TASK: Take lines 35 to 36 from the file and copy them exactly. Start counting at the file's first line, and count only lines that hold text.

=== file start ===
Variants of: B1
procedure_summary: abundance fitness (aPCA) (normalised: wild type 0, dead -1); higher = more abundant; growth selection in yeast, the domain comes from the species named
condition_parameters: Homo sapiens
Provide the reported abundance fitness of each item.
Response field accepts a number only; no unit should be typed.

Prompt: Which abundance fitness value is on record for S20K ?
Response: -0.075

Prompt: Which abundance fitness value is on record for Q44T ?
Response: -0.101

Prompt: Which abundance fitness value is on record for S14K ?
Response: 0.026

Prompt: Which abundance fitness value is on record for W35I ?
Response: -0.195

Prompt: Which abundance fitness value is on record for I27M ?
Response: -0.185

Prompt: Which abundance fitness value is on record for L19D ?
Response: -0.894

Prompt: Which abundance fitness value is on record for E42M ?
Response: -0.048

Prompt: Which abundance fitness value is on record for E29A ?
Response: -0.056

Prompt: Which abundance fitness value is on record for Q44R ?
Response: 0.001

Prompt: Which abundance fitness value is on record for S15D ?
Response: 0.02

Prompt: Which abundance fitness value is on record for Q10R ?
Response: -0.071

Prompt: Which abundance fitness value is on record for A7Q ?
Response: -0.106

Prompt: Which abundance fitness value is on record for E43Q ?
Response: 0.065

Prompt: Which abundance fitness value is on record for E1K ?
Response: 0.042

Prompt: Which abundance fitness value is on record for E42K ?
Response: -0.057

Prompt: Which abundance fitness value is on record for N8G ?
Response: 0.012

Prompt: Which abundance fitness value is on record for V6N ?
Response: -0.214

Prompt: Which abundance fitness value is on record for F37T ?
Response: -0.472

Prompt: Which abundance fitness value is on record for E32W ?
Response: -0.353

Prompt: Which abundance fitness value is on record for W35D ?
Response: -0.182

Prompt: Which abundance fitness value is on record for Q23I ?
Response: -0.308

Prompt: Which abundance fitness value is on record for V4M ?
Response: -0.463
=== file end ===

Response: -0.057

Prompt: Which abundance fitness value is on record for N8G ?